Solar Equipment Terminology: Solar Cell, Panel, and Array

How does a solar panel create electricity?

Solar panels generate electricity when sunlight hits the surface of a cell. Electrons in the silicon absorb energy from the sun. These energized electrons jump from their atoms to a conducting material in the cell, which creates an electric charge. This charge is then captured by solar panels that have been wired together.


General illustration of how energy from the sun turns into electric current.

Does Cincinnati receive enough sunlight for solar panels to work properly?

Yes. Not only does Cincinnati have more than enough sunlight to generate electricity with solar PV panels, but we receive more sunlight than Germany, the global leader in the use of solar energy. Solar maps can tell within a few percent the amount of sunlight that will hit a specific spot on the earth’s surface in a given year.

How is solar energy measured?

The energy produced by solar panels is measured in kilowatt-hours (kWh). The average sized home uses approximately 900 kWh of electricity per month. This number will vary based on age of home, heating and cooling systems, and other features.

Where should my solar panels be installed?

To collect the most energy, solar panels need to face the sun and not be obstructed by shade. This makes a roof the ideal location to install an array. A 1 kW array takes up 90 to 100 square feet of space, and a 5kW array requires about 500 square feet to produce about 6,000 kWh per year. In some cases where a rooftop installation is not possible, it may make sense to install an array on the ground.

Will there be a battery with my system?

Most solar PV systems do not have a battery backup included. Battery technology can help retain energy for use when the sun is not shining or during an electric grid outage, but can add significant expense to the cost of a system.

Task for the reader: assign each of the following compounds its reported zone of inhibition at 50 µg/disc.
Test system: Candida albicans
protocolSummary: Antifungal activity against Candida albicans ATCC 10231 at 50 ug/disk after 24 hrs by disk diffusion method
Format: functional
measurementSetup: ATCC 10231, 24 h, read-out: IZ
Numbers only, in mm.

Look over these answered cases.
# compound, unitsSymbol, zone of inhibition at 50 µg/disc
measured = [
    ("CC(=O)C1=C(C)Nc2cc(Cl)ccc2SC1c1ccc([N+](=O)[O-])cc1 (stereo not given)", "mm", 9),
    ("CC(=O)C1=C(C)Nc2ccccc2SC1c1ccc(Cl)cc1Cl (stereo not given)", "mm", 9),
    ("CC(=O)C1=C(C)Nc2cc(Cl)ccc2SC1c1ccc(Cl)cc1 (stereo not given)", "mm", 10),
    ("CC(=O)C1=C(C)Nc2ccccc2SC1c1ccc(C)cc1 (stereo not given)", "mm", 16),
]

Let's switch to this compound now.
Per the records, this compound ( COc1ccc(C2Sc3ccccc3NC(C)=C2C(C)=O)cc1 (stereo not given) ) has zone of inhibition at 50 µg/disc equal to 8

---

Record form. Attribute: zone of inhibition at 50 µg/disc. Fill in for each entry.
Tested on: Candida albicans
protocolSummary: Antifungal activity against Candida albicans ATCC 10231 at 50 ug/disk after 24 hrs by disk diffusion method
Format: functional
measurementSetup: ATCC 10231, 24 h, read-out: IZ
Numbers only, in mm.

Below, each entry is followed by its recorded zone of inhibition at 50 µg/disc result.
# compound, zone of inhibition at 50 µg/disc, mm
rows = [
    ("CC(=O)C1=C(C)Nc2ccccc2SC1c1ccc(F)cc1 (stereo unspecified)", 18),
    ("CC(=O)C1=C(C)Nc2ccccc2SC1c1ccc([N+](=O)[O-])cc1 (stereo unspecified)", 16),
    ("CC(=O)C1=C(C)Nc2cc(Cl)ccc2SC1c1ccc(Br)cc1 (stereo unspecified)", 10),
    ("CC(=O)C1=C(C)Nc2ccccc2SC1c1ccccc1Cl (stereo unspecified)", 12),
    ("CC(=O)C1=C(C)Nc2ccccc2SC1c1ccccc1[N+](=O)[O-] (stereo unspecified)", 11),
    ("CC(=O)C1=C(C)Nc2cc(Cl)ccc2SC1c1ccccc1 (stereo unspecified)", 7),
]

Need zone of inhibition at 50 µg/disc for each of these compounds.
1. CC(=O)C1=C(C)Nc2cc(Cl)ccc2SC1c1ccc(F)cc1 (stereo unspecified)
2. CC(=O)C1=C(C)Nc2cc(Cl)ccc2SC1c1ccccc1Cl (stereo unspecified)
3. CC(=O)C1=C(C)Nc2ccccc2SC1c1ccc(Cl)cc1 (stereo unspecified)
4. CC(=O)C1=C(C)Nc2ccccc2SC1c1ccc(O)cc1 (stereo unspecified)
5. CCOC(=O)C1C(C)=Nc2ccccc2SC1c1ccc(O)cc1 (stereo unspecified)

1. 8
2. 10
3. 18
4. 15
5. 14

Energy Alliance Green Bank

Empowering Solar Energy and Energy Efficiency

How do we make solar energy and energy efficiency accessible for Greater Cincinnati residents and businesses?

To answer that question, the Energy Alliance recently convened a group of city leaders, energy professionals, and financing experts, to hear from Jeff Schub, VP at the Coalition for Green Capital (a successful national energy financing nonprofit). Mr. Schub spoke about opportunities to bring energy financing into the Greater Cincinnati market to support energy efficiency and renewable energy projects.

Affordable financing for an investment that gives homeowners and businesses a substantial energy savings and financial return is a win-win for our region.




Nationwide Solarize Programs – Video

Solarize Programs are a nation-wide resource that connects homeowners, installers, manufacturers, and communities to make Solar Energy less costly and easier to get.

This video from the U.S. Department of Energy relays:

  • How Solarize programs work
  • Homeowner Benefits
  • Benefits for Communities


energy alliance news

Eliminating Barriers to Solar Energy through Lending

The Energy Alliance is taking part in a national conversation around how to bring more investment into solar development.

Hosted by the National Renewable Energy Lab (NREL), the Banking on Solar Initiative includes voices from throughout the solar industry, from developers and installers, to national banking partners, legal voices, and state green banks.

By developing more standardized procedures for contracting and underwriting, and educating financial institutions on the opportunities and risks presented by solar investments, we are growing the market and increasing the solar investment opportunities for residents, businesses, and contractors.

Learn more